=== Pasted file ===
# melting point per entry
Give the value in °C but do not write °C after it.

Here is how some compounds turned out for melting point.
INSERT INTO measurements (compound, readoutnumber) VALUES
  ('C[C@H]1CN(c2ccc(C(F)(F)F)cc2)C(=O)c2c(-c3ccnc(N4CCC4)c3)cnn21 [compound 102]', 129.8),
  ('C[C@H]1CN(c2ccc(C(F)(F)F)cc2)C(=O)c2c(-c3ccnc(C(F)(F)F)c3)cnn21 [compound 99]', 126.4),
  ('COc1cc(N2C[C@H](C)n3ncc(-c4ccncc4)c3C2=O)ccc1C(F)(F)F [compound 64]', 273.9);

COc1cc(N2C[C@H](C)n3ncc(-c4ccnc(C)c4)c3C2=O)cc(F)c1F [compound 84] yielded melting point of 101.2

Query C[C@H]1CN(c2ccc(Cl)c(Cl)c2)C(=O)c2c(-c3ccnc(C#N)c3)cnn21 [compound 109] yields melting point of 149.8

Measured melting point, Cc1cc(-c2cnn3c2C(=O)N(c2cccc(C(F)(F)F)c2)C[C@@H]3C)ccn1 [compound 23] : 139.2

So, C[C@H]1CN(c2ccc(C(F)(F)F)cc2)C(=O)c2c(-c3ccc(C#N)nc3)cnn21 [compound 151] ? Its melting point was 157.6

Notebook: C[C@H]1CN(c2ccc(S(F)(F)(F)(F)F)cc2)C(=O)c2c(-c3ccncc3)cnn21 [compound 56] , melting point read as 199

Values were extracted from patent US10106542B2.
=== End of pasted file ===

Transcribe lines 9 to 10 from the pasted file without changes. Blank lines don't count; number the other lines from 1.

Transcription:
Query C[C@H]1CN(c2ccc(Cl)c(Cl)c2)C(=O)c2c(-c3ccnc(C#N)c3)cnn21 [compound 109] yields melting point of 149.8

Measured melting point, Cc1cc(-c2cnn3c2C(=O)N(c2cccc(C(F)(F)F)c2)C[C@@H]3C)ccn1 [compound 23] : 139.2